Monday, February 05, 2018

Forty Dead Men by Donis Casey

Fans of Charles Todd's Ian Rutledge series will recognize Gee Dub Tucker's problems in Donis
Casey's latest Alafair Tucker mystery. But, when veterans of the "War to End All Wars" returned home in 1918, PTSD was not recognized as such. However, Alafair Tucker knows something is wrong in Forty Dead Men.

Alafair Tucker's extended Oklahoma family is thrilled to have the oldest son, Gee Dub, home from France. But, all the children and grandchildren become a little too much for Gee Dub at times. He spends his days riding his horse, just appreciating the quiet. While out on one of his trips, he comes across a young woman who is worn out from walking. He brings Holly Johnson home. While he's fascinated by her, Alafair is welcoming, but watchful.

Alafair already knows her son is troubled, and she's found two almost empty boxes of cartridges under his pillow. Alafair's father-in-law tells her those are "forty dead men". As a young recruit, he was given two boxes, and told not to waste them, "cause the man you miss may be the one who kills you". There's still one cartridge in Gee Dub's boxes. She's not sure the son who returned to Oklahoma is the Gee Dub who left for war.

Holly Johnson's story is a war story, but it only becomes worse. She married Daniel Johnson in Maine before he shipped out. Then, she stopped hearing from him, so she took a train, then stopped to work, and sometimes walked, to get to Oklahoma and find him. When Sheriff Tucker tells Holly they found Daniel's body and buried it, she pulls out a picture, only to discover the man they buried wasn't her husband. And, when they track down Daniel Johnson, they discover he wasn't her husband at all. Daniel Johnson was already married.

When Daniel Johnson is killed, Holly's protector, Gee Dub, is the main suspect. He won't provide an alibi, and his last bullet is missing. But, Alafair Tucker will do everything necessary to protect her oldest son.

Forty Dead Men is a tragic, bittersweet story of a returning veteran and PTSD. While there's a mystery, the story actually revolves around Gee Dub. Even if you haven't read the previous Alafair Tucker mysteries, you can pick up this book. And, if you're a fan of the Ian Rutledge mysteries, you might want to meet another veteran of World War I.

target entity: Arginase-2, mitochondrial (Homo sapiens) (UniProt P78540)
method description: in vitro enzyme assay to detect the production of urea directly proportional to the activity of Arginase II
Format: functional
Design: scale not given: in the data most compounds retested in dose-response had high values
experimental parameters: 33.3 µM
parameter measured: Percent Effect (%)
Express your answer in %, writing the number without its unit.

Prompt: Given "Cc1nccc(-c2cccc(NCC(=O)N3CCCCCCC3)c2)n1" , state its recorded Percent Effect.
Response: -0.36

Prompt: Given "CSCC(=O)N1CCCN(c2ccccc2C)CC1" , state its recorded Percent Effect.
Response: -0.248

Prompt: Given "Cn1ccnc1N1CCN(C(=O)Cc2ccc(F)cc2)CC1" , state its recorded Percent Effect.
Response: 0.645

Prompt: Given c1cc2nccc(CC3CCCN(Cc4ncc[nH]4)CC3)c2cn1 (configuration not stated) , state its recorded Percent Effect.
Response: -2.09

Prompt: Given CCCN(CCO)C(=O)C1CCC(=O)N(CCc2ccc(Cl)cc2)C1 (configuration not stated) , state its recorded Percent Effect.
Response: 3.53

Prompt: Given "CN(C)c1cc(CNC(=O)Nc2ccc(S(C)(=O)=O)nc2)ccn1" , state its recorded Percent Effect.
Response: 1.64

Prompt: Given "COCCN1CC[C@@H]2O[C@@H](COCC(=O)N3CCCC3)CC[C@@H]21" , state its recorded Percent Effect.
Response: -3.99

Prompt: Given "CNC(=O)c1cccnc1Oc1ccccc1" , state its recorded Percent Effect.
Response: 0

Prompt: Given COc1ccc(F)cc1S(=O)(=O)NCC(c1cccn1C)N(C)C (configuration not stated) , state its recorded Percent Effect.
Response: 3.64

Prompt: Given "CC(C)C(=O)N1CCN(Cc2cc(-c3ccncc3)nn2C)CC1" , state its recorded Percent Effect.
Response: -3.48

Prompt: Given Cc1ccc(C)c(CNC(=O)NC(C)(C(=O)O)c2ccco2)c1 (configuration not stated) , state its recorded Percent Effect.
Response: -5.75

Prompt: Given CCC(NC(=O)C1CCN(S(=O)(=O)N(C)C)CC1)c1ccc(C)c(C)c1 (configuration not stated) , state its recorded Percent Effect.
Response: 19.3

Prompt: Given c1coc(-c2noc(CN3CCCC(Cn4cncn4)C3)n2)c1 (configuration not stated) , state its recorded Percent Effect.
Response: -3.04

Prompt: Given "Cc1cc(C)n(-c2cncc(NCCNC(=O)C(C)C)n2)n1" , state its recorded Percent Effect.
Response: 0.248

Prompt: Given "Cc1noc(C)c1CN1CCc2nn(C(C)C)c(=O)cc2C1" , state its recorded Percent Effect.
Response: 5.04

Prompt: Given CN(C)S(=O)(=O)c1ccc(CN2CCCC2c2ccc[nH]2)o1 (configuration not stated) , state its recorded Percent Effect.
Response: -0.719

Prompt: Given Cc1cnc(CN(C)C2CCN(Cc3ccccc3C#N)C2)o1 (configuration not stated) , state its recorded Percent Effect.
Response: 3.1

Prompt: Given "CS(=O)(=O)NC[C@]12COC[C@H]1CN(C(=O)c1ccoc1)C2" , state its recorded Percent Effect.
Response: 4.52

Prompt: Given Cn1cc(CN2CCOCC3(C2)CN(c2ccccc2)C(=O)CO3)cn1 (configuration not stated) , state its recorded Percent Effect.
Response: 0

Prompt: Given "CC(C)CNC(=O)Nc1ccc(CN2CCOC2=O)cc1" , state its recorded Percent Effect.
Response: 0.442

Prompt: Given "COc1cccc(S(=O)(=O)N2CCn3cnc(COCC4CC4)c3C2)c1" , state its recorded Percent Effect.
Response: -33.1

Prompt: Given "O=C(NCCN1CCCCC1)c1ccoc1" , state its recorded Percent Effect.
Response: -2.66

Doris Casey's website is www.doniscasey.com

Forty Dead Men by Doris Casey. Poisoned Pen Press, 2018. ISBN 9781464209376 (hardcover), 216p.

*****
FTC Full Disclosure - I received my copy to review for a journal.


6 comments:

Kay said...

I am almost halfway into this one right now. Enjoying it so very much. I love Donis' series. I hope she continues writing it! I'll likely have a review up early next week.

Lesa said...

I love Donis' series, too, Kay.

Elizabeth Varadan, Author said...

This sounds like a heart-rending story. I've been reading a lot about post WWI issues for a YA I'm writing, even though the characters involved are peripheral to the main story. A tragic war, with tragic consequences. I also like mysteries set in the context of history, so this book looks like a must read for me.

Lesa said...

Elizabeth, I think it is a must read for you because Gee Dub actually isn't too old. He's in that New Adult age group librarians talk about.

Jeffrey Meyerson said...

Interesting, especially as I am currently reading THANK YOU FOR YOUR SERVICE, about the veterans coming back from Iraq with serious PTSD as well as physical injuries.

We know too many people with loved ones who are suffering in this way.

Lesa said...

There seem to be a number of mysteries addressing this issue right now, Jeff, even when they address it on a historical basis.